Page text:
Bullying, badmouthing, ostracism and other forms of negative behavior in the workplace can be surprisingly difficult to address. The targets and other employees may be scared to report the problems for fear of retribution by the offender. If they do report problems, it can be time consuming and unpleasant for management to investigate, make findings, and discipline the offender because he or she often reacts with anger and denial to the accusations. If discipline is imposed, the offender may use every form of appeal possible, be it a union grievance or complaint to upper management.
Those who work on bullying (and harassment) issues, particularly in the K-12 school setting, have long discussed the role and importance of the bystander. As one website notes, some bystanders instigate, encourage or join the bullying, but most just “passively accept it by watching and doing nothing.” This occurs for a variety of reasons, e.g., the bystanders feel it’s none of their business, fear becoming targets themselves, or don’t know how to intervene.
The effect of this silence and inaction, of course, is that the offender is empowered and the target feels even more hopeless and isolated.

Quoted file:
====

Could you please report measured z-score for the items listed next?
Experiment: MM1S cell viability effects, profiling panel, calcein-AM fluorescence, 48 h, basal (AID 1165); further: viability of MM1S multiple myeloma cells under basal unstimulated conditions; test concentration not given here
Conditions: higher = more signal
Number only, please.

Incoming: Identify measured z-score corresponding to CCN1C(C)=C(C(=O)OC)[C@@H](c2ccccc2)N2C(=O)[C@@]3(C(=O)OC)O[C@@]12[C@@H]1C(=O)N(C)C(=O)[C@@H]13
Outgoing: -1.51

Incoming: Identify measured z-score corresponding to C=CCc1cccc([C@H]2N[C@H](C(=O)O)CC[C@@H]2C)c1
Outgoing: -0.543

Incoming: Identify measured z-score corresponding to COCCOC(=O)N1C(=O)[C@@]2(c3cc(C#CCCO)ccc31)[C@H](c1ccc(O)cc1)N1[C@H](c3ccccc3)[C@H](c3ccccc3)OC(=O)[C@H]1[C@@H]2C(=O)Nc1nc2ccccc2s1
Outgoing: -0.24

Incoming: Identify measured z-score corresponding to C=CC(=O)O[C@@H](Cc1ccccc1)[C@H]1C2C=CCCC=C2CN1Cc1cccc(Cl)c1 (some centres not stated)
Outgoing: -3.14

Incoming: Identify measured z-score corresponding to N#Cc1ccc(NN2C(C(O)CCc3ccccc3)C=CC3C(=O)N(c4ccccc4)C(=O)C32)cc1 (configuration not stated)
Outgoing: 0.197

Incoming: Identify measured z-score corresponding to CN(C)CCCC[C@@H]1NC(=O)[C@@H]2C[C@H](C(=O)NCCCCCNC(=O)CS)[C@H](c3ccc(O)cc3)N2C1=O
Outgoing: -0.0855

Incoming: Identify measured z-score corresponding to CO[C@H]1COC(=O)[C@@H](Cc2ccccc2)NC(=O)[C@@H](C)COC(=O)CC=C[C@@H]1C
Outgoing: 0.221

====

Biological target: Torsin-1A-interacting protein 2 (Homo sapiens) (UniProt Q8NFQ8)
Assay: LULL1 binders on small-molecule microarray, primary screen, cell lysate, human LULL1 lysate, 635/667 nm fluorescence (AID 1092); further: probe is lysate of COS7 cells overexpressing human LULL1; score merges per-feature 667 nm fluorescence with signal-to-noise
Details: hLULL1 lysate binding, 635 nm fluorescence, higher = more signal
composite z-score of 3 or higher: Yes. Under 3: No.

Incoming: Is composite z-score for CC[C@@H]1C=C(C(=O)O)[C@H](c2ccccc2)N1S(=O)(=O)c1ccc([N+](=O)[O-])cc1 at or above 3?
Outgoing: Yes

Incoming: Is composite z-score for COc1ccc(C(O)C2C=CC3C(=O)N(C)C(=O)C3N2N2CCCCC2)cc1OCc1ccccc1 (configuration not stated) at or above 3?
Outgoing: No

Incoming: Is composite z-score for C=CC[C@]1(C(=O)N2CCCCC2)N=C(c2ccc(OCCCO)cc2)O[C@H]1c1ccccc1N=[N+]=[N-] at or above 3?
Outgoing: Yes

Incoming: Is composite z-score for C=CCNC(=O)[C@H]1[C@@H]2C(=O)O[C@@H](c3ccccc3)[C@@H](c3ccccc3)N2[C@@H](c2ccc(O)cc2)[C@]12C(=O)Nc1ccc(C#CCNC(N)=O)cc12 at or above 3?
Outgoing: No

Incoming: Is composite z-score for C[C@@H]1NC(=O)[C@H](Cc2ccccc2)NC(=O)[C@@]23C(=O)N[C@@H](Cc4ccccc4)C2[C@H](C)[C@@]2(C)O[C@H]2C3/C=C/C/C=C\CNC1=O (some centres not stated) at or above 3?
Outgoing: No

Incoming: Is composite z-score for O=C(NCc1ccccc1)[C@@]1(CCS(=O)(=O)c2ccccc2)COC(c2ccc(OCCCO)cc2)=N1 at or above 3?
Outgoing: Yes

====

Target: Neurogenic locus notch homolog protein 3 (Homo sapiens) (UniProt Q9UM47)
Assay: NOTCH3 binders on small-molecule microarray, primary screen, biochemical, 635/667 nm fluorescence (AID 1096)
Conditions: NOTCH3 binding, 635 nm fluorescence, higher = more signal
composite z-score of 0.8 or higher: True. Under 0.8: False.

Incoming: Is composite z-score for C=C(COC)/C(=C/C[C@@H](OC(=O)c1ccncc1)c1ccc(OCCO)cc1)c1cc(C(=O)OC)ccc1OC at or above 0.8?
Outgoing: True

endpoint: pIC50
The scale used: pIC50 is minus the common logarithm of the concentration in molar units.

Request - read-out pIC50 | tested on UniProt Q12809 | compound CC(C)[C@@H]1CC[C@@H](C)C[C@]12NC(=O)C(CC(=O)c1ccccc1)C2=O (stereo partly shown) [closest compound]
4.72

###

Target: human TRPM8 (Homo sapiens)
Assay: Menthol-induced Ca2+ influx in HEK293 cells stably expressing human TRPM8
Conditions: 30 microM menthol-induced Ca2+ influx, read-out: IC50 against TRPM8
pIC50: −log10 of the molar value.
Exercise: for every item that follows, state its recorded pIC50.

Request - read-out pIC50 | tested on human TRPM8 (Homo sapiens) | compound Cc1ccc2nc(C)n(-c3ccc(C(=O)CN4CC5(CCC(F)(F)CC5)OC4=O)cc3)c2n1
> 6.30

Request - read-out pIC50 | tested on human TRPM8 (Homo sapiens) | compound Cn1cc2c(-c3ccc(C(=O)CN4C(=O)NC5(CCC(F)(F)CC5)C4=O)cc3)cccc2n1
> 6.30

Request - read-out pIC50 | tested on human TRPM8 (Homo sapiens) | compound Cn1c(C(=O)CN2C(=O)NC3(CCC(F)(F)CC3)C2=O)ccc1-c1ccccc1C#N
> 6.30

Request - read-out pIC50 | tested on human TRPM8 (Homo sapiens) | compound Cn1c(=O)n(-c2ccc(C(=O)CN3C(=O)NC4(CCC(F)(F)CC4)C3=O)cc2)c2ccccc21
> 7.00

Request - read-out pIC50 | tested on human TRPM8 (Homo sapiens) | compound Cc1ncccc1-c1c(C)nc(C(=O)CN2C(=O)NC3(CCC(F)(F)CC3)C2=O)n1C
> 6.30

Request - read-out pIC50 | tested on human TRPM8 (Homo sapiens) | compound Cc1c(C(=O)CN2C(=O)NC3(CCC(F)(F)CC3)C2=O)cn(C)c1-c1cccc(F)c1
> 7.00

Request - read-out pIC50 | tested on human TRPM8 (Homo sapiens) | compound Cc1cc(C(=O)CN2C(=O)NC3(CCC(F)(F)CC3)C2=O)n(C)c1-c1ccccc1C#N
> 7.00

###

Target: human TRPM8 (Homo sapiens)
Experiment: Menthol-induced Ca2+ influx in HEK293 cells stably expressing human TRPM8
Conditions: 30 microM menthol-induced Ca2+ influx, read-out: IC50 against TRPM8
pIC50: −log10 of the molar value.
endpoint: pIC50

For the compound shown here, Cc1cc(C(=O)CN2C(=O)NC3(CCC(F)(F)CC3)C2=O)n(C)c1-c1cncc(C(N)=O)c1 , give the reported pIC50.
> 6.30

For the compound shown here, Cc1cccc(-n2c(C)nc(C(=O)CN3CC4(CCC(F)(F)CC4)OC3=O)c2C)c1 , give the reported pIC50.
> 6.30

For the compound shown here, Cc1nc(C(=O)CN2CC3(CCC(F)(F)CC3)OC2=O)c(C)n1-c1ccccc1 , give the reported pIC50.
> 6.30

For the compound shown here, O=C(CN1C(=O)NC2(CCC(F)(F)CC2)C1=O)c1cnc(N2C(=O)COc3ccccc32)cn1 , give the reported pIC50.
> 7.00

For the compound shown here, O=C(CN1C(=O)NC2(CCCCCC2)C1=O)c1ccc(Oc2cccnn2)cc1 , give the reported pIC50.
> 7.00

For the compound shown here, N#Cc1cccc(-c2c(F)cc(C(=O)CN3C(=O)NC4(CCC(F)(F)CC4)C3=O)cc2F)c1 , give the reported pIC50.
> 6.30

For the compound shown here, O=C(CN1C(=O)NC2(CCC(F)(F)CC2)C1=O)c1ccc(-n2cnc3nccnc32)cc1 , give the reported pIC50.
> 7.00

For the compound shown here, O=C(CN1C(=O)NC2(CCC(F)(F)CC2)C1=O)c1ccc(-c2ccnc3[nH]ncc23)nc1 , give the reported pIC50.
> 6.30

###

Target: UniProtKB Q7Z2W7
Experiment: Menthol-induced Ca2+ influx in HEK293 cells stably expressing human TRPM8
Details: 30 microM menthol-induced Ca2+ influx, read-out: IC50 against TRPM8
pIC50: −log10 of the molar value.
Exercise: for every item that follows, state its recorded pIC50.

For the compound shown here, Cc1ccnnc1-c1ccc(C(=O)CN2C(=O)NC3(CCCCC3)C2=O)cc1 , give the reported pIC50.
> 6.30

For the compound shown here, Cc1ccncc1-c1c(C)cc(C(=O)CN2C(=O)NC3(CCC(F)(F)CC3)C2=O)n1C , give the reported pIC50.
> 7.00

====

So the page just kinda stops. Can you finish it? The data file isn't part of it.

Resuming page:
Management should educate employees about the power of the bystander and techniques to stop poor behaviors by their co-workers.
So what can bystanders do to change this dynamic? They can speak up and address the negative behaviors as they’re occurring (“I don’t think this conversation is appropriate. Let’s move on.”) They can change the subject (“Anyone want to xxx?”) They can simply go and stand by the target in order to break the negative energy and make a silent statement. Later, they can document what happened and report it to management, anonymously if necessary.
And what is management’s role? It can educate employees about the power of the bystander and techniques to isolate the offenders and show them that their behavior is noticed and unacceptable. The goal is to get everyone on board feeling empowered to help stop the toxic behaviors. Equally importantly, management should tell employees that it will protect those who come forward with complaints and ensure that there is no retaliation by the offender. Management must then follow through on this.
It takes a village – and a lot of work – to stop a bully or other toxic personality in a workgroup. But the problem won’t go away by itself and using discipline as the sole tool can be frustrating and ineffective.
Any other thoughts about the power of the bystander? ~Amy Stephson